Within Tradition (New York: Oxford University Press, 2008).
Among the many other resources that offer insight into the profound
meaning of the Second Vatican Council for the Catholic community today are the
- Pope Benedict XVI, Theological Highlights of Vatican II (Mahwah, NJ: Paulist Press,
2009). This book is both a report and
a theological commentary on the debates and struggles that made up each of the
four sessions of Vatican II (1962-1965).
- Massimo Faggioli, True Reform: Liturgy and Ecclesiology in Sacrosanctum Concilium
(Collegeville, MN: Liturgical Press, 2012). Faggioli asserts that Sacrosanctum Concilium not only discusses
reform of the liturgy but also offers an ecclesiology for the Universal Church.
- Rita Ferrone, Liturgy: Sacrosanctum Concilium in the Rediscovering Vatican II series (Mahwah, NJ: Paulist Press, 2007).
Ferrone outlines the major concepts of the document, their implementation and
importance, and whether they have been accepted in today's Church.
- Maureen Sullivan, The Road to Vatican II: Key Changes in Theology (Mahwah, NJ: PaulistPress, 2007),and John O'Malley, et al., Vatican
II: Did Anything Happen? (New York: Continuum International Publishing,
2011). These authors discuss the contexts of the Council that were important
for the interpretation of the Council.
- William Madges and Michael J Daley, eds., Vatican II: 50 Personal Stories (Maryknoll,
NY: Orbis Books, 2003, 2012). In this publication, fifty distinguished scholars
offer their assessments of Vatican II.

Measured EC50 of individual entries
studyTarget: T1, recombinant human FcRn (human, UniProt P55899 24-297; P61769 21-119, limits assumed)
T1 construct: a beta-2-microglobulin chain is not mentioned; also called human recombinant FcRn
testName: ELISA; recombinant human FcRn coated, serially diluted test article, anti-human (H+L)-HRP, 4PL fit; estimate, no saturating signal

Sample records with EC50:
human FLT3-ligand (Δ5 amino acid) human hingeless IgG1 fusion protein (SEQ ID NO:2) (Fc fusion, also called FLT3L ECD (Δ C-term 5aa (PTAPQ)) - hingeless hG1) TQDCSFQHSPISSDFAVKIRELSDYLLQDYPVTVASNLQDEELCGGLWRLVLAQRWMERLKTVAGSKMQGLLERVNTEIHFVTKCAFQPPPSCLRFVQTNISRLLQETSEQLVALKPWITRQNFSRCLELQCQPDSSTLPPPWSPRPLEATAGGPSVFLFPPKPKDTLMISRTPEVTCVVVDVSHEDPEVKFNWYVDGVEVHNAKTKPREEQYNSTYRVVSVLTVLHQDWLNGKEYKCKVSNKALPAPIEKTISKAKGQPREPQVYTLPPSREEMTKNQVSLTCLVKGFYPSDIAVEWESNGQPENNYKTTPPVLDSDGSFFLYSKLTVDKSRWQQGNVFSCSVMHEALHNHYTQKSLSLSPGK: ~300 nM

Together with the documents of Vatican II, Pope
Benedict XVI named the witness of believers, whose presence and profession of
faith implies public testimony and witness, as another important source in the
renewal of the church (PF, no. 6). Knowledge of the content of faith is
essential for giving one's own assent, that is, "for adhering fully with
intellect and will to . . . the saving mystery revealed by God" (PF, no. 10).
It is for this reason that Pope Benedict XVI recommends the Catechism of the Catholic Church, which
the pope calls "aprecious and
indispensable tool" for teaching the faith and as an "instrument for ecclesial
communion" (PF, no. 11).
A helpful resource for studying the Catechism of the Catholic Church is the United States Catholic Catechism for Adults (USCCA)
(Washington, DC: United States Conference of Catholic Bishops, 2006). The USCCA
follows the outline of the Catechism of
the Catholic Church:Creed,
Sacrament, Christian Life, and Prayer. Jem
Sullivan's Study Guide for the USCCA
(Huntington, IN: Our Sunday Visitor, 2006) is a practical catechetical
counterpart to the USCCA. The Guide
presents a process for catechetical sessions rooted in the Scriptures, offers
participants an outline for studying the doctrinal aspects of faith, and
addresses current situations in society, both affirming the positive in the
culture and challenging the negative. Each chapter also includes suggestions
for further reading and study. Another resource is the website of the United
States Conference of Catholic Bishops (www.usccb.org/beliefs-and-teachings/how-we-teach/new-evangelization/year-of-faith),
which offers family resources for the Year of Faith as another way of
"strengthening faith in the family."
The following sources provide excellent guides for
adult faith study:
- Father Robert Barron,
Catholicism: A Journey to the Heart of
Faith (New York: Image Books, 2011). This book, which offers insight into
the content of faith, is also published as a ten-part DVD with study guides.